DICE Discusses Battlefield 3 Console Compromises

While discussions regarding the supremacy of any one game console can get heated rather quickly, so can debates between PC gamers and console gamers. With the upcoming release of Battlefield 3, these arguments have become ever more present and show no signs of disappearing. Despite the fact that it will be an incredibly strong title regardless of the platform in question, there is still the bitter reality that not every iteration will be identical.

There is no denying that modern PCs are capable of more than modern game consoles. As such, Battlefield 3 will naturally be at its strongest on the PC, provided you have a machine that can handle it. According to DICE‘s Patrick Bach though, while compromises have been made in order to create the most authentic Battlefield 3 experience possible on consoles, the changes that have been made were the best available to them.

“The biggest difference between the PC and console version of Battlefield 3 is that we have 64 players on PC and 24 players maximum on console. The rest is more or less the same: we use the same engine, the same technology, the same animation system, the same lighting system. Our aim is to give the player the exact same experience and not try to dumb down the console version.”

While there are sure to be gamers that will cry foul at the drop from 64 player online matches to 24, this is only a small concession if it still allows for console gamers to experience the game’s incredibly strong engine and technology in all their glory. Even though the Battlefield series is known for its large battles, 24 players is still a large number compared to many of the popular console games currently on the market. According to Bach:

“Everything is a compromise. It’s not that we’re evil or stupid. We didn’t choose not to have more players – we would love to do 64 players on console but then we would have to cut away so much; people would get very upset that it looked worse, played worse and wasn’t as fun as the PC version. We would never do that because the fun is always more important.”

This is what many gamers do not realize when comparing the PC version of Battlefield 3 to its console counterpart. While there certainly are compromises that must be made, DICE is not setting out on a mission to hurt console gamers. The changes that are being made are to account for the differences in technology between PCs and consoles. In order for the game to appear on a platform with less power behind it, concessions are a bitter reality.

Despite the fact that matches will be fought by less players on consoles, Bach was happy to announce that this then freed up the resources required to properly incorporate jets into the multiplayer experience.

“That’s another reason: if we had more players [on console] you might have to take away vehicles because there’s a lot of data that has to go through the network and the CPUs. If you had more vehicles, that would mean less players and vice versa.”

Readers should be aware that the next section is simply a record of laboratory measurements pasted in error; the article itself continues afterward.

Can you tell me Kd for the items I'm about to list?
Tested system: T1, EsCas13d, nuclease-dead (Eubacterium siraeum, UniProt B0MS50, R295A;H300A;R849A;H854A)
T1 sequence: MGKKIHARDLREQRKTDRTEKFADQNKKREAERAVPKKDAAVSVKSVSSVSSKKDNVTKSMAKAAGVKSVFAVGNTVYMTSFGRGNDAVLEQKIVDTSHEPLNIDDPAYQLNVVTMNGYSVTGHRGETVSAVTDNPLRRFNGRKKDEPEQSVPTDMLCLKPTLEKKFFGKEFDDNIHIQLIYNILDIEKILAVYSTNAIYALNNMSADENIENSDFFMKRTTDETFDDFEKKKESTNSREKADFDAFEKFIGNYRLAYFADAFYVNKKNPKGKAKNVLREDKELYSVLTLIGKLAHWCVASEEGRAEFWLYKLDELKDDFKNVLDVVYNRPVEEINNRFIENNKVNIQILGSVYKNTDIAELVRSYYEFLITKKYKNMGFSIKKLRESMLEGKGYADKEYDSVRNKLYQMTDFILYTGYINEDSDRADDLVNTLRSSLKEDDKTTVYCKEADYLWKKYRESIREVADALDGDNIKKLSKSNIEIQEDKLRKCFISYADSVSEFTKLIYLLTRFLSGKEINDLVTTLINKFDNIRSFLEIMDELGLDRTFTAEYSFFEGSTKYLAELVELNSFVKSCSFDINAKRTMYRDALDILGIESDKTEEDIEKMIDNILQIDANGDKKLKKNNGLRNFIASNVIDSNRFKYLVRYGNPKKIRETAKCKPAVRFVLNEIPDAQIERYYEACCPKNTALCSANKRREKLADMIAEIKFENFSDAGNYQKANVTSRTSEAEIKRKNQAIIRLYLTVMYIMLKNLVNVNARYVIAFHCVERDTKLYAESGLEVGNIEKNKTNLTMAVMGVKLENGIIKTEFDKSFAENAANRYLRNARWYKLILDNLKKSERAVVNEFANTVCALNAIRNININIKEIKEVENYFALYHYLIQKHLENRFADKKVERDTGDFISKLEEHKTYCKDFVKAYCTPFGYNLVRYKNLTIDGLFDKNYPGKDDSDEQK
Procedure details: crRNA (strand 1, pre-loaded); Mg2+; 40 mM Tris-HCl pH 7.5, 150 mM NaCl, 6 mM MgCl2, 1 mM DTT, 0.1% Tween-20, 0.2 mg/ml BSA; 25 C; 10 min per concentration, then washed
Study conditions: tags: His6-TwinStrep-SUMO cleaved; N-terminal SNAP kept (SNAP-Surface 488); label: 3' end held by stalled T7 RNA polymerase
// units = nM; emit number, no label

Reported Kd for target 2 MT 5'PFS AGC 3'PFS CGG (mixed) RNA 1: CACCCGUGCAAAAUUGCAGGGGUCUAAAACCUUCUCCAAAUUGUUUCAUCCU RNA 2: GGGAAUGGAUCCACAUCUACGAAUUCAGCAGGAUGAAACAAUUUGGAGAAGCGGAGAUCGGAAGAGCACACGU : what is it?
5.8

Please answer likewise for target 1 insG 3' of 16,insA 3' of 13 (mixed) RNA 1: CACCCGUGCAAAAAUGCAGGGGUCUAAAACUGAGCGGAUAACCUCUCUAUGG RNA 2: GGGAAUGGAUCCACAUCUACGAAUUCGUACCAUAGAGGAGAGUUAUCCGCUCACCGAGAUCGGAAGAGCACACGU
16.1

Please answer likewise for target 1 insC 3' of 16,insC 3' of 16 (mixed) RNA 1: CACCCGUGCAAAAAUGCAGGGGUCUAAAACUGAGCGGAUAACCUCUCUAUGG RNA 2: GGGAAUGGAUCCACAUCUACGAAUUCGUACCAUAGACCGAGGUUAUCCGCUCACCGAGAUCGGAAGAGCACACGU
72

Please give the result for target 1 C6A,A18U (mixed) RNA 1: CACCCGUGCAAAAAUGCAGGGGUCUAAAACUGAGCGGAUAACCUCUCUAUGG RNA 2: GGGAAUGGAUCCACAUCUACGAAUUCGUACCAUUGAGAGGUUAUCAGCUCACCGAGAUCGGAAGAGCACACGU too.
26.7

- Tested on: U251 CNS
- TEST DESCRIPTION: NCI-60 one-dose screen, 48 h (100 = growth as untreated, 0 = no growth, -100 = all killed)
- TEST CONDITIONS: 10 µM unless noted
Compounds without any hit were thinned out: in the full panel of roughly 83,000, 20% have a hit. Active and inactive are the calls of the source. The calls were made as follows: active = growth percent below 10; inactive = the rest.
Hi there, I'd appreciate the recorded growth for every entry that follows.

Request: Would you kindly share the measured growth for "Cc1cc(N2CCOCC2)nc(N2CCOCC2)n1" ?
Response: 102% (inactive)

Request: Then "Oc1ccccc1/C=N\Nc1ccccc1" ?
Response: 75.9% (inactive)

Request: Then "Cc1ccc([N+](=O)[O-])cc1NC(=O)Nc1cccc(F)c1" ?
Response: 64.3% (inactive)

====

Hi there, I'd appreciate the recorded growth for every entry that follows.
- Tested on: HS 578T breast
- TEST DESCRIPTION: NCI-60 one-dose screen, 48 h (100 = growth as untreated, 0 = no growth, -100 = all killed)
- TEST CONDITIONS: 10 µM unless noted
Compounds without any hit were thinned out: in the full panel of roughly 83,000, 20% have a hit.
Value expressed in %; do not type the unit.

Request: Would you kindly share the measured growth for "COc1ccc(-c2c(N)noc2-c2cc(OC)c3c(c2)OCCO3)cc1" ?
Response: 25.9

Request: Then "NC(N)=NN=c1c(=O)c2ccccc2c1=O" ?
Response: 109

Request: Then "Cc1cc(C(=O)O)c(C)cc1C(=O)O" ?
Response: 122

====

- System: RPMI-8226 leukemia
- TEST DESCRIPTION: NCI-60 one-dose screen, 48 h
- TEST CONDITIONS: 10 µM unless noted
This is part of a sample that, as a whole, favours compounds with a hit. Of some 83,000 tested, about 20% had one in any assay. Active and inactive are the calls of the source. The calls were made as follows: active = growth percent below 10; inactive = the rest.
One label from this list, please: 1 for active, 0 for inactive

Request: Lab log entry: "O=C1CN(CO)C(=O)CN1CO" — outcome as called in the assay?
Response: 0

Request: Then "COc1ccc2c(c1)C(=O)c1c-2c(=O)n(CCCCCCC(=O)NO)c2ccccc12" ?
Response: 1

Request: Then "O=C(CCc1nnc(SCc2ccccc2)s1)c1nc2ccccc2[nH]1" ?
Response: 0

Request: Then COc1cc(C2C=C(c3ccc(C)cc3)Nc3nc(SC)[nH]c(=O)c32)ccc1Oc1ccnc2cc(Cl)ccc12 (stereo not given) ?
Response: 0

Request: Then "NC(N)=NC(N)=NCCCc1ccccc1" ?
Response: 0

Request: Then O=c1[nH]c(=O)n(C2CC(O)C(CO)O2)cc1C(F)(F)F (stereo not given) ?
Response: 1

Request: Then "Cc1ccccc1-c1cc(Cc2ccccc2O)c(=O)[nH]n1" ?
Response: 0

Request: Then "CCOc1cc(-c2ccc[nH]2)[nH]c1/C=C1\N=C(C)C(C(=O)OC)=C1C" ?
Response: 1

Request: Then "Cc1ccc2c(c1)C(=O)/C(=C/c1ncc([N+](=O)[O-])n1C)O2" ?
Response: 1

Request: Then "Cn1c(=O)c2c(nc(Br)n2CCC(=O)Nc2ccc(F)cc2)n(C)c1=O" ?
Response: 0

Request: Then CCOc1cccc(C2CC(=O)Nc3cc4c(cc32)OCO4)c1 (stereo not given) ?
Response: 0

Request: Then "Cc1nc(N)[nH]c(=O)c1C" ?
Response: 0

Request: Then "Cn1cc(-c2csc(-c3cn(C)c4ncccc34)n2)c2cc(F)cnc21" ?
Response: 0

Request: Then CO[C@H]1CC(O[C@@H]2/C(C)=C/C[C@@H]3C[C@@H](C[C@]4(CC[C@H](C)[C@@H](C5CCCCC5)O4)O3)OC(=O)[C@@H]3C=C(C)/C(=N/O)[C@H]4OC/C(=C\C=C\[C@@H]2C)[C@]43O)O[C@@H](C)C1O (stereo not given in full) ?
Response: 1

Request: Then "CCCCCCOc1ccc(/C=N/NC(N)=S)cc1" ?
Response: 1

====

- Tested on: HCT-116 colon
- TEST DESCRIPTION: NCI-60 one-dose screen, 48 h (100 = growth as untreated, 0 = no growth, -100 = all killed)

While it would have been great to have full 64 player matches on consoles, the exclusion of vehicles would have been an even larger blow than the reduction in maximum players. Piloting the game’s vehicles is one of the main draws for many gamers, and without them, the battlefield would feel empty.

Finally, Patrick Bach went on to discuss the reduction of map sizes for the console versions of the game, promising that they will still feel as action-packed as ever.

“When we say they are smaller, it’s not that we have cut them in half. But we tried to compact them slightly to keep the action up. If you compare it to Battlefield: Bad Company 2, the maps weren’t really small on console. We actually had huge maps even for console. We have the same kind of angle on it right now [in Battlefield 3].”

As with the other compromises, gamers could argue that the smaller maps will end up hurting the game, but with the reduced number of players in each map, a smaller battlefield may actually be beneficial to the experience. Rather than having the players spread out across overly-large landscapes, this change will force them to fight within closer quarters of one another, making for a more intense experience.

Even with the compromises that have to be made for the console version of Battlefield 3, it will no doubt be an incredibly strong title. With a highly anticipated multiplayer component that incorporates four distinct classes and new features such as earthquakes, the competition with Modern Warfare 3 is sure to be a heated one.

Despite the compromises, do you believe that Battlefield 3 will still be a strong title on consoles? Do you feel that some console gamers are being unfairly harsh regarding these required compromises?

Battlefield 3 releases on the PC, PS3 and Xbox 360 on October 25, 2011.

Source: CVG